Major stand-alone options for the Chevrolet Tahoe include a navigation system, a rearview camera and a rear-seat DVD entertainment system. The third-row seat is also an à la carte extra on sub-LTZ Tahoes. For buyers who plan to drive their Tahoe off-road on a regular basis, Chevrolet offers an off-road suspension package with differently tuned springs and shock absorbers, 18-inch all-terrain tires, a heavy-duty locking rear differential, a high-capacity air cleaner and front tow hooks.
Powertrains and Performance
A pair of V8s sees duty in the Tahoe, and either way the lone transmission is a four-speed automatic. One may also choose between rear-wheel drive (2WD) and four-wheel drive (4WD). The 2WD Tahoe LS model comes with a 4.8-liter V8 with 295 horsepower and 305 pound-feet of torque. All other Chevy Tahoes pack a 5.3-liter V8 (320 hp and 340 lb-ft); it's optional on the 2WD LS. Fitted with the 5.3, a 4WD Tahoe posts 2008 EPA fuel economy estimates of 14 mpg city/19 mpg highway, figures that are above average for the traditional full-size SUV segment. Properly equipped, a Tahoe can tow up to 8,200 pounds.
Antilock disc brakes, stability control and full-length side curtain airbags (with a rollover sensor) are standard on all Tahoes. In National Highway Traffic Safety Administration frontal crash testing, the 2008 Chevrolet Tahoe scored a perfect five stars for the driver and front passenger.
Interior Design and Special Features
In contrast to past Chevy trucks, the newest Tahoe boasts attractive, high-quality materials and tight build quality. Control layouts are simple, and even the navigation system is easy to use. Depending on how you equip your Tahoe, up to nine passengers can be transported, making it a class leader in that respect.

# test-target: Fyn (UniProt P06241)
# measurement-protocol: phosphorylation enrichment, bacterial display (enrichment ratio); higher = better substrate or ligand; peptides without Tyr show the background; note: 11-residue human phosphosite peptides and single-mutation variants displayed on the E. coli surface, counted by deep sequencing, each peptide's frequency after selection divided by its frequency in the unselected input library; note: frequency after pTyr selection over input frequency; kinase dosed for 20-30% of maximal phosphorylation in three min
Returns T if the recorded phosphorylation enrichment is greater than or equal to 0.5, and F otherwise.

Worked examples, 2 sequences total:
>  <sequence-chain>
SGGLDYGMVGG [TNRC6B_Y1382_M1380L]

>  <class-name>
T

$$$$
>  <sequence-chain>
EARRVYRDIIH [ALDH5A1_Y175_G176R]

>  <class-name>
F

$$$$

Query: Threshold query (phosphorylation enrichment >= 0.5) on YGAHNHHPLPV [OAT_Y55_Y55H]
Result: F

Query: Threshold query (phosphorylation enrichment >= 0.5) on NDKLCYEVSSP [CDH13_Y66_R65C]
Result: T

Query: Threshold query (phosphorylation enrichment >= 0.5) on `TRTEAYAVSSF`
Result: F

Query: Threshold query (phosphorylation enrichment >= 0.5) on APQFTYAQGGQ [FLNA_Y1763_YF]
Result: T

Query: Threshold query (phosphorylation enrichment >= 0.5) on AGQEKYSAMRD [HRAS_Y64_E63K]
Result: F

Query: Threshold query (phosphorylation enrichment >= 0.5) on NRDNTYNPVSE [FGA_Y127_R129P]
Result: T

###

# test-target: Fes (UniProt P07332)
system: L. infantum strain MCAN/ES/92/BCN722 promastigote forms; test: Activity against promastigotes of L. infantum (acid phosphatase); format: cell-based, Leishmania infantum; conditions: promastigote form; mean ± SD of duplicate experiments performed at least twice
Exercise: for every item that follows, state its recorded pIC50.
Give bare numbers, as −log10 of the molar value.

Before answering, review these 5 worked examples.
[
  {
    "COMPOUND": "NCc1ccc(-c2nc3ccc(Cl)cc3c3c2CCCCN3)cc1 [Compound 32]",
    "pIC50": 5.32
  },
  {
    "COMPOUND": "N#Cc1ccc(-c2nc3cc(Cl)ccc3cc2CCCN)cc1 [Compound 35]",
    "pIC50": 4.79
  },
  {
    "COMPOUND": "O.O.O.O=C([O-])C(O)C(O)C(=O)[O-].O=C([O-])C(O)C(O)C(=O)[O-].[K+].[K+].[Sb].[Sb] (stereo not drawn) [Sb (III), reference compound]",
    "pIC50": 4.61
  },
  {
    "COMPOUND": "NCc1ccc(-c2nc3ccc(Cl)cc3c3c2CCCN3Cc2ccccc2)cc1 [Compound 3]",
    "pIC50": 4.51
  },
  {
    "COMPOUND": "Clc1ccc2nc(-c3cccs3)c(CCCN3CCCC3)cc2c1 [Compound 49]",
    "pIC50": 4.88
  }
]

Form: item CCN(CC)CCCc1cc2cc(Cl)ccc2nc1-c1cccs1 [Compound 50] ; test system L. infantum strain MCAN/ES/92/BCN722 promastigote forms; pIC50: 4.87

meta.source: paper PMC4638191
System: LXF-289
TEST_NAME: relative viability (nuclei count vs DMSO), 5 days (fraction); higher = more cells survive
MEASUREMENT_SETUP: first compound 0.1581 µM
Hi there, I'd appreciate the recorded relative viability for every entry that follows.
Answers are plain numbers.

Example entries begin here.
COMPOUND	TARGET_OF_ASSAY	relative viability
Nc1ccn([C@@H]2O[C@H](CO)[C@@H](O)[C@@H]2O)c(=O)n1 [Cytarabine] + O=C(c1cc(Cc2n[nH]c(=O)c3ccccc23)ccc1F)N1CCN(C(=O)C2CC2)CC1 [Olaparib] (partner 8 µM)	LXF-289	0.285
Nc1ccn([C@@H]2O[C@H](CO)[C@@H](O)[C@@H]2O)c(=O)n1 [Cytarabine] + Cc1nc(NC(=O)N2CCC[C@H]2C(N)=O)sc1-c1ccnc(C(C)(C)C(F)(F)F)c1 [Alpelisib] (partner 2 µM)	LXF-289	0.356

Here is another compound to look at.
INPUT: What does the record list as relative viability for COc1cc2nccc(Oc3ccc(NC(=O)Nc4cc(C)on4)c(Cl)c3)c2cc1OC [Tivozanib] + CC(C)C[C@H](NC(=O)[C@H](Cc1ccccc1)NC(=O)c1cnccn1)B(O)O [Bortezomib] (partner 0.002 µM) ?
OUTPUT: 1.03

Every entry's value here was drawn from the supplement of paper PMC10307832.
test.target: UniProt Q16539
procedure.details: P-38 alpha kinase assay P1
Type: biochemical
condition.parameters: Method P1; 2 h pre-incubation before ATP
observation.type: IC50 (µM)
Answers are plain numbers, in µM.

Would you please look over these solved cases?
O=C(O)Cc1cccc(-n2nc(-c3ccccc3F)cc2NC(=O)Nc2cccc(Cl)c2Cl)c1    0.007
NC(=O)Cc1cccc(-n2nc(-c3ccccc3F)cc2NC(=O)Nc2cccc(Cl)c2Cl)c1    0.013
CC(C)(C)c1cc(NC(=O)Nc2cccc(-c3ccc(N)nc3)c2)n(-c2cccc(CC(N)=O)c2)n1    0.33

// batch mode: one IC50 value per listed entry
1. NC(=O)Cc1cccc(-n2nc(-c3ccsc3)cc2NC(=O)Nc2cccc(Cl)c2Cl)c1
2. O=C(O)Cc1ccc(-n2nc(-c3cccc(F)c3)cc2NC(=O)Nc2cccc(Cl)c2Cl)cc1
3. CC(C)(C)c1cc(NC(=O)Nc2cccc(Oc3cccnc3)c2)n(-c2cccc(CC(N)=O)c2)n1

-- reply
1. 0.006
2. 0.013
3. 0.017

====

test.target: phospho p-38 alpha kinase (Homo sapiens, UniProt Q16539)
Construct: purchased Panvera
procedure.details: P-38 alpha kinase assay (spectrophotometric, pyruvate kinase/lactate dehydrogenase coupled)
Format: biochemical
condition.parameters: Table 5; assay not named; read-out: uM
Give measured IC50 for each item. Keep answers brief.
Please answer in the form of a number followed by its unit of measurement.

At 109 cubic feet, the Tahoe's maximum cargo capacity bests that of the Nissan Armada and Dodge Durango, and is about the same as a Ford Expedition. Although the Tahoe's second row is available with a power-folding feature, the third-row seats must still be removed manually. We've tried it, and trust us, those seats are a bear to remove.
Even a 4WD 2008 Chevrolet Tahoe is fairly quick, getting to 60 mph in just 8.6 seconds. However, the Tahoe doesn't feel nearly so quick when carrying a full load of passengers or cargo. After all, there are only so many ways to trick physics: This is a 5,500-pound truck, after all. Braking is about average for this pudgy segment.
A soft ride is the Tahoe's greatest dynamic asset, though the price paid is a somewhat rubbery quality to the steering and handling. But although the Tahoe doesn't feel particularly nimble around corners, its relatively compact 39-foot turning circle makes it fairly maneuverable in the city. When towing a heavy trailer, the Tahoe performs admirably. It's able to maintain speed up long grades, albeit with some gear hunting and rather loud exhaust noise.
Read our Chevy Tahoe Long-Term 20,000-Mile Test